Blueberries reduce inflammation

There are many benefits of blueberries for improving overall health. Of particular interest for our athletes is how blueberries reduce inflammation.

Delayed onset muscle soreness (DOMS) can cause significant discomfort after a race or hard session. This discomfort and heaviness in the muscles are thought to be due to micro tears in muscles and exercise-induced inflammation. Increasing your nutritional intake of anthocyanin flavonoids the antiinflammatory agents found in berries may help to reduce inflammation.

How do you blueberry?

A blueberry smoothie is a convenient post-training choice. In a randomized crossover study, participants were asked to consume either a smoothie with 1.5 cups of frozen blueberries, a banana, and apple juice or a smoothie that substituted berries for dextrose and vitamin C powder to match the calorie and antioxidant content of the blueberry smoothie. The participants consuming the blueberry smoothie demonstrated significantly reduced exercise-induced oxidative stress over the next 24 hours. The consumption of the blueberry smoothie also resulted in a recovery of peak strength far exceeding that of the substitute smoothie. These findings are particularly relevant to athletes in multi-day events and endurance athletes with high mileage over successive days.  Cherries, spinach, ginger, turmeric, oily fish, and watermelon have all been shown to help reduce muscle soreness.

Quercetin is another anti-inflammatory flavonoid found in foods. Capers, dill, broccoli, tomato, asparagus, green capsicum, red onions, apple, and grapes all contain quercetin as highlighted in our previous blog here 

Regular intake of blueberries can also reduce period pain.

Improvements in cognitive function with the consumption of blueberries have also been well documented. The brain-enhancing metabolites of anthocyanins peak in the bloodstream within an hour and are accessed by the body as blueberries are digested by our gut microbiome and colon.

The natural prebiotic and probiotic action of blueberries occurs as the bacteria in the gut breaks down the berries and absorbs the active compounds back into the body.  Blueberry consumption may help our youngsters with brain development and also our mature athletes. The consumption of one cup of blueberries a day has been shown to delay cognitive decline by over two and a half years in middle age and in seniors, reduced artery stiffness, osteoarthritis, and improve immune defense against viral infections. In studies looking at children consuming blueberries, the improvement in cognitive performance was seen within hours of just a single meal with blueberries.  Now that is powerful stuff!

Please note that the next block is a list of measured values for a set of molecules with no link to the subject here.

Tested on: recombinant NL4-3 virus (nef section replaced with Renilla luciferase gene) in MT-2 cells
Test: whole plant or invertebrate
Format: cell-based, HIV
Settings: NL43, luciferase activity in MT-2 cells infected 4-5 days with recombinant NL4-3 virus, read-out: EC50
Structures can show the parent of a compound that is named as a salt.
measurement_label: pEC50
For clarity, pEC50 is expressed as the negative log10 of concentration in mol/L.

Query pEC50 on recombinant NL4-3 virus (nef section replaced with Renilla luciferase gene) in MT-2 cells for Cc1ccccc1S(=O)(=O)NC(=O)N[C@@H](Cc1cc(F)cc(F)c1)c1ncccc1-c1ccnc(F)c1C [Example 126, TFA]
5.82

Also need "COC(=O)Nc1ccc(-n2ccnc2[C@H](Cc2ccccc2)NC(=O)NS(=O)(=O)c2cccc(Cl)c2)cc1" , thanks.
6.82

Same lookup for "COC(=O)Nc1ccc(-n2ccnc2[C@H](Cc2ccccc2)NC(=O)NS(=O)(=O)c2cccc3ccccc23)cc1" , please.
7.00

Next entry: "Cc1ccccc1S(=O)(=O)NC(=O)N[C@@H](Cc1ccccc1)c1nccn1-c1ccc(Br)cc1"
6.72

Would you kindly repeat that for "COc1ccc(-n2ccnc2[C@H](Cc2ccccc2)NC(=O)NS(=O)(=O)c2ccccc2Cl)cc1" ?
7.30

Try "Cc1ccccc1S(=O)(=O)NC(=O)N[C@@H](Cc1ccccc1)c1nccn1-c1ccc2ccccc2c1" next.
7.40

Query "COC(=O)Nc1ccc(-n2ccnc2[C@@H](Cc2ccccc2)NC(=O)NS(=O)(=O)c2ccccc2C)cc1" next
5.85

In the southern parts of Australia, fresh blueberries can become expensive and reduced in quality due to storage and seasonality. Frozen berries provide a good alternative. While fresh is typically best, there are exceptions to this rule.

Several studies have found that frozen berries contain the same nutritional elements as fresh berries that have just been harvested. According to studies conducted by John Hopkins University, recently harvested frozen berries maintain their optimal nutrition levels for several months. Freezing berries makes it possible to easily access these superfoods year round.

Otway chemical-free blueberries are a great choice. Their berries are plump, juicy, and always very fresh as they are locally grown, picked daily when in season, and frozen.  Their berries are superb in summer but you will always find a packet in my freezer as a backup supply.

If you find smoothies containing frozen berries too cold in winter, add warm milk or a teaspoon of ground turmeric or ginger to the smoothie. You can always thaw the berries and allow them to come up to room temperature before adding them to your smoothie.   For a creative way to enhance your recovery, check out our Beet berry smoothie bowl.

Sound nutritional advice is key to sports performance. Our holistic female-centric approach gets results! Find out how we can help you here


Connor, A. ,  Luby, J.,  Hancock, J, Berkheimer, S., and Eric J. Hanson, E..  (2002). Changes In Fruit Antioxidant Activity Among Blueberry Cultivars During Cold-Temperature Storage,.  Journal of Agricultural and Food Chemistry, 50(4), 893-898.

Du, C., Smith, A., Avalos, M., South, S., Crabtree, K., Wang, W., & Juma, S. (2019). Blueberries improve pain, gait performance, and inflammation in individuals with symptomatic knee osteoarthritis. Nutrients, 11(2), 290.

Hein, S., Whyte, A. R., Wood, E., Rodriguez-Mateos, A., & Williams, C. M. (2019). Systematic review of the effects of blueberry on cognitive performance as we age. The Journals of Gerontology: Series A, 74(7), 984-995.

Kalt, W., Cassidy, A., Howard, L. R., Krikorian, R., Stull, A. J., Tremblay, F., & Zamora-Ros, R. (2020). Recent research on the health benefits of blueberries and their anthocyanins. Advances in Nutrition, 11(2), 224-236.

Sucharita, G., Revathi, K., Venkatesh, P., Kalarini, D. H., & Prema, R. A Review on Benefits of Blue Berries.

Tarazona-Díaz, M. P., Alacid, F., Carrasco, M., Martínez, I., & Aguayo, E. (2013). Watermelon juice: potential functional drink for sore muscle relief in athletes. Journal of agricultural and food chemistry, 61(31), 7522-7528.

Whyte, A. R., Rahman, S., Bell, L., Edirisinghe, I., Krikorian, R., Williams, C. M., & Burton-Freeman, B. (2021). Improved metabolic function and cognitive performance in middle-aged adults following a single dose of wild blueberry. European Journal of Nutrition, 60(3), 1521-1536.

Benefits of Blueberries for Artery Function.

Lohachoompol, V., Srzednicki, G., & Craske, J. (2004). The change of total anthocyanins in blueberries and their antioxidant effect after drying and freezing. Journal of Biomedicine and Biotechnology, 2004(5), 248.[/vc_column_text][/vc_column][/vc_row]